Adding Park Amenities

With the support of NSAA and the Anchorage District Soccer Federation, the nonprofit Kincaid Project Group (KPG) was formed to “create world-class, year-round recreational opportunities at Kincaid Park for the benefit of Anchorage and the greater Alaskan community.”

Massive Community Effort

The first step in the process involved working with the community–including the competitive ski community–to develop a master plan. Adams remembers looking around the room in one meeting and counting more than a dozen Olympic athletes, providing direction that would match the dreams that many had created through competition on Olympic and World Cup venues throughout the world.

Through this initiative, KPG developed a five-phase plan to encompass $11 million of improvements:

Phase I–Biathlon range improvements

Phase II–Irrigation/snowmaking to serve sports-field and winter-trail needs

Phase III–Grading for eight soccer fields and a trail to serve summer ski/biathlete training

Phase IV–Finishing fields with seeding/turf

Phase V–Paving of a 5-kilometer ski trail for summer dry-land training and an artificial-turf stadium.

KPG proposed a joint public and private project, funded by federal, state, municipal, corporate, and private sources, and set out to raise the money. One-million dollars of the project was immediately funded by ConocoPhillips–an energy corporation–while a fundraising campaign generated $3.5 million from the state.

The project was also awarded a Housing and Urban Development Community Development Block Grant.

Countless community members and local companies donated money and time to the project.

“It never would have happened without massive community effort,” says Morgenthaler. “People contributed because they saw it was such a good idea.”

Supporting Olympians

The improvements kicked off with the relocation of the biathlon range. The old range was exposed to the wind, had bad sun angles, and was not connected to the existing trail system. The new location is protected from winds, is oriented so the sun is to the back of shooters, has better access to parking, and easily connects to the trail system.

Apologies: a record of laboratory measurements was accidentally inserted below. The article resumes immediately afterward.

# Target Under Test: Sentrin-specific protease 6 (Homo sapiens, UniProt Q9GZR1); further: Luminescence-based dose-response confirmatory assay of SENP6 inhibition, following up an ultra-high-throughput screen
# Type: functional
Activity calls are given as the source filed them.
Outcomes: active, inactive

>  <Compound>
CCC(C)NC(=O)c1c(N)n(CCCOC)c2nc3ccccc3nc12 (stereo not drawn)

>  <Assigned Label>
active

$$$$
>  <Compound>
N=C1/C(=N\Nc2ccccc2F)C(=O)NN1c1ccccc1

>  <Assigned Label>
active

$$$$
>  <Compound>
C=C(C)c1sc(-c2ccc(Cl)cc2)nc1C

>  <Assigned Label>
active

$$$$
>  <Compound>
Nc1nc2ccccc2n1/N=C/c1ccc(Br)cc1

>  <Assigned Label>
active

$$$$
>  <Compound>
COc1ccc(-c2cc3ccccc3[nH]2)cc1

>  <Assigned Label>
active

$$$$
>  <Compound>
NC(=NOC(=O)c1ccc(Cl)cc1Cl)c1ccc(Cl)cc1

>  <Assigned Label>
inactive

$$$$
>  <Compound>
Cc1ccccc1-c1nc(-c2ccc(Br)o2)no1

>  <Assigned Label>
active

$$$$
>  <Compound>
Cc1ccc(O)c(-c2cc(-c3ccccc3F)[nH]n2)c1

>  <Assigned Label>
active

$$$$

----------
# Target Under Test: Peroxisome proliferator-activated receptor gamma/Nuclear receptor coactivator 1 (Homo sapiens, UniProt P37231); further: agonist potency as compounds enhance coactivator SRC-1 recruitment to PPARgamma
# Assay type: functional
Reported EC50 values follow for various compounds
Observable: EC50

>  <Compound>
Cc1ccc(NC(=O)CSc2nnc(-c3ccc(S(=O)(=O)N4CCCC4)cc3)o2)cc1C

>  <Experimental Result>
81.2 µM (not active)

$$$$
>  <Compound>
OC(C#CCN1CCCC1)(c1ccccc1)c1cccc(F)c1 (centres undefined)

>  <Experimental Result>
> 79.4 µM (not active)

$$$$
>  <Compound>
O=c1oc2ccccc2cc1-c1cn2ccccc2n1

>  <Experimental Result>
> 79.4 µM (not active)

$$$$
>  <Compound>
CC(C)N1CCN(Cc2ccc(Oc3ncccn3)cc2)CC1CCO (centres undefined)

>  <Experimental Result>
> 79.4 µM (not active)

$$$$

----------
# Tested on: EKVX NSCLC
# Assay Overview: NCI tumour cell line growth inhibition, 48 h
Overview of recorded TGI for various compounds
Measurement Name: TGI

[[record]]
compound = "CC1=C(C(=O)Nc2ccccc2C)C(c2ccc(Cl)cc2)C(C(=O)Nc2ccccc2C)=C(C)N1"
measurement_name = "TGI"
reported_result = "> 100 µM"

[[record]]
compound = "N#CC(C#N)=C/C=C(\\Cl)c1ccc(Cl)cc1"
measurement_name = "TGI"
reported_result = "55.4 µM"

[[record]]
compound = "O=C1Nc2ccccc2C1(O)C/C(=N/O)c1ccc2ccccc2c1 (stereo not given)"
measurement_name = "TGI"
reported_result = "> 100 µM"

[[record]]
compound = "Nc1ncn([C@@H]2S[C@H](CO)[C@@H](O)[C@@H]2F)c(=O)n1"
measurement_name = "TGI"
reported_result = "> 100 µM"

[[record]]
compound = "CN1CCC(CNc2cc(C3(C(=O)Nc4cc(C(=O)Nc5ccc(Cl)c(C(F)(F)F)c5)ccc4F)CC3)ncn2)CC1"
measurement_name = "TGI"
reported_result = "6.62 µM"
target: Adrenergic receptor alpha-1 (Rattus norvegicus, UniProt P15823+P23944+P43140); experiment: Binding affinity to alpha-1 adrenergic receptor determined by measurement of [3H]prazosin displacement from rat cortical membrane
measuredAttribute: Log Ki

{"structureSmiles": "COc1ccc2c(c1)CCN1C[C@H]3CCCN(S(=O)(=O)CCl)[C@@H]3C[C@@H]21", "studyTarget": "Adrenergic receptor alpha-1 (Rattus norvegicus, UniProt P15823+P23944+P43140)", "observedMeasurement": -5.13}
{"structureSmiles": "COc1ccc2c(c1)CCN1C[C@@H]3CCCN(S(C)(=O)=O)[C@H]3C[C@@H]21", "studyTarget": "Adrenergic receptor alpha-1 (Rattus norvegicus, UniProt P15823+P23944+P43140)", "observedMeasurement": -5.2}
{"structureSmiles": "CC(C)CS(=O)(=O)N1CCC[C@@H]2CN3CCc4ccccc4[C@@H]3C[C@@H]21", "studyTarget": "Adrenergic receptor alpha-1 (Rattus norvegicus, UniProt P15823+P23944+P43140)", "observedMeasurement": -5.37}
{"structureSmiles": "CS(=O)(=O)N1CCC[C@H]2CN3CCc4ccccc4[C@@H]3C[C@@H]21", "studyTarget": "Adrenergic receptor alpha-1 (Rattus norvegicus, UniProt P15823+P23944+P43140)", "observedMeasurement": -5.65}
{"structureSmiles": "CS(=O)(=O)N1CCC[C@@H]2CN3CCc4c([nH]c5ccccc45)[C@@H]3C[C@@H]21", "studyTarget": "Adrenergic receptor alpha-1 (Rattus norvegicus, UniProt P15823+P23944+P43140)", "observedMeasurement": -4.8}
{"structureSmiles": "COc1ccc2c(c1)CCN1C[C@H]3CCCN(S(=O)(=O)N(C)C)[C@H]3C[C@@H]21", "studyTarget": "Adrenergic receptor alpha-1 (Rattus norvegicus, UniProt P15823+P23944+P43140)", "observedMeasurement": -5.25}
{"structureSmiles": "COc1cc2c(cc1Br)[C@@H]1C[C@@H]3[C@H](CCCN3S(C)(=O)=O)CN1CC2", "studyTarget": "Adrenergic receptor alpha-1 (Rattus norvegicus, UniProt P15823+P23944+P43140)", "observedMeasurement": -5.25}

It also features the state-of-the-art HoRa target system, which is used in World Cup and Olympic competition. Mize considers it “one of the nicest biathlon ranges in the country.”

KPG plans to add a paved 2.3-kilometer trail located within the existing main Kincaid Chalet development area; .5 kilometer of this trail currently exists within the biathlon range area. A second trail would be approximately 5 kilometers.

Paved trails will allow athletes to train during the summer on roller skis, and will be particularly suited for use by disabled athletes training for summer and winter Special Olympics.

“World-class facilities are one of the most important parts of developing future Olympians and supporting our current Olympians. The Kincaid project is an essential building block in creating Alaskan champions,” says Lars Flora, a 2002 and 2006 Olympic cross-country skier.

Mize agrees, and says that “the trails are perfect for the beginner of all ages to the Olympic athlete. The Kincaid trails are known worldwide, and were the first to be approved by the International Ski Federation for National, International, and World Cup competition.”

Still to be completed is the long-awaited snowmaking system. The construction for infrastructure is complete, and the inaugural snowmaking will be in May 2012. As the paved trails are developed, snowmaking will be in place for the other athletes as well.

Setting Sites On Soccer

Seven natural-grass soccer fields were completed in the summer of 2010, and a new artificial-turf field and stadium, christened the “ConocoPhillips Soccer Stadium,” which will hold 2000+ people, will be completed during the summer of 2012. The stadium will be used not only during summer soccer, but also during the high-school soccer season in the summer.

Because the field development displaced several holes on the existing disc-golf course, a more scenic and topographically challenging course was completed in summer of 2008. Adams considers it “one of the best disc-golf courses in the nation, with spectacular views and great long fairways to play down.”

In addition to recreational opportunities, the completed projects also offer revenue opportunities to the city. According to a July 2006 estimate by the Anchorage Convention and Visitors Bureau, the economic benefits Anchorage could expect when hosting the State Cup soccer tournament would be approximately $470,000, and a 4,000+ participation, seven-day soccer or ski event would generate approximately $7.4 million. A World Cup or Junior Olympic ski event would generate approximately $1 million.

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